The forecast calls for hot weather today and Sunday. A cheap way to cool down your home is to take advantage of the night air, said University of Maine Extension educator Donna Coffin.

Even during heat waves, the night air in Maine is usually cool. Use window fans to bring in the night air, Coffin said.
In all rooms, including those without fans, open the windows during the night to get that cool air in, Coffin said. “In the morning, close the windows to try to retain as much cool air as possible.”

If you have drapes, close them to prevent the sun’s heat from warming the room.

Unlike air conditioners, fans don’t cool, but they can bring in cool air. It’s the air moving across our skin that helps cool us, Coffin said. That means there’s no benefit to leaving a fan running if you’re not in the room.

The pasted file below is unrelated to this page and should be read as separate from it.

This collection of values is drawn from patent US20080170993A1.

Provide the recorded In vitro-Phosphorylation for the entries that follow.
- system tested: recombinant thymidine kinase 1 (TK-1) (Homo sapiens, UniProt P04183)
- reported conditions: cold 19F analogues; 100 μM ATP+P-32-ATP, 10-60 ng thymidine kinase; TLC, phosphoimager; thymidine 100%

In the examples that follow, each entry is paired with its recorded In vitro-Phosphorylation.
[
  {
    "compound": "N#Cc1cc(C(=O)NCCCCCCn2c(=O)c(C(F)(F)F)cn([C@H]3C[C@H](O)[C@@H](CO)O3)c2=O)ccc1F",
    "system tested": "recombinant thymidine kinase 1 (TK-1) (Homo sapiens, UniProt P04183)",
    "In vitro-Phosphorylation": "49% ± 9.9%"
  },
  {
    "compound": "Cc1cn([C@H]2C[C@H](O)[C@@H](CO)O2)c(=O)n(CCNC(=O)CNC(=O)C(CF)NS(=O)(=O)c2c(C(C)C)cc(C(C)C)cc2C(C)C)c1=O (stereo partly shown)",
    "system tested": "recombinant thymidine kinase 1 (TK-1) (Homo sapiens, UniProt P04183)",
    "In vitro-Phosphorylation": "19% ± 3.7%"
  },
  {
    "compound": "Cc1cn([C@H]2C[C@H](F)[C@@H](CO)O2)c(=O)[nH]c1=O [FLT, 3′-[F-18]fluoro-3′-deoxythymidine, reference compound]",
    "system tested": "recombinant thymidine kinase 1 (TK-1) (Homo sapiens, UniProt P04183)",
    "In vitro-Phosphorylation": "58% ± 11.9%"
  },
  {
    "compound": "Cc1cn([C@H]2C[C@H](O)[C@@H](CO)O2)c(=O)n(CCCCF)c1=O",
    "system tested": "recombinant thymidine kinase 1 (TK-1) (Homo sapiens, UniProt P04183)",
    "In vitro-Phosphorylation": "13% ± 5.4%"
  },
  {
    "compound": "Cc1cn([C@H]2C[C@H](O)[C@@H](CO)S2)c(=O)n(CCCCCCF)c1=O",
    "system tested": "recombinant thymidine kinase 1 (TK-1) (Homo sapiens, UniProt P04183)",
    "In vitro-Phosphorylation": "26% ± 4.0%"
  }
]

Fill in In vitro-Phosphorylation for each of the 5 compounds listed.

In the kitchen, avoid using the oven. Instead, use a grill, microwave or toaster oven. If you need to cook, use the smallest burners when putting pots on to boil, Coffin said. “Use the range hood to vent the hot air.”

Also, use the dishwasher or washer and dryer in the cooler evening hours.

For long-term cooling solutions, plant leaf-bearing trees on the southwest side of your home where the sun is hottest in the afternoon. The trees will provide shade and keep the home cooler in the summer; after shedding leaves in the fall, they won’t block the sun in winter.

Other tips from Efficiency Maine:

• Raise the air conditioning thermostat. You’ll save 3 percent for every degree you raise it.

•  Don’t let the air conditioner bake in the sun. Air conditioners work best when kept out of direct sunlight. Install them near shade trees or on the north side of the house.

• Seal gaps along the sides of your air conditioner.

• Clean air conditioner filters regularly, keeping the front and back unobstructed. That helps them run more efficiently.

•  Use compact fluorescent light bulbs. They not only use less energy, they produce less heat than standard bulbs.

• When buying a room air conditioner, look for the Energy Star. It means the unit exceeds minimum federal standards on energy efficiency by 10 percent or more.


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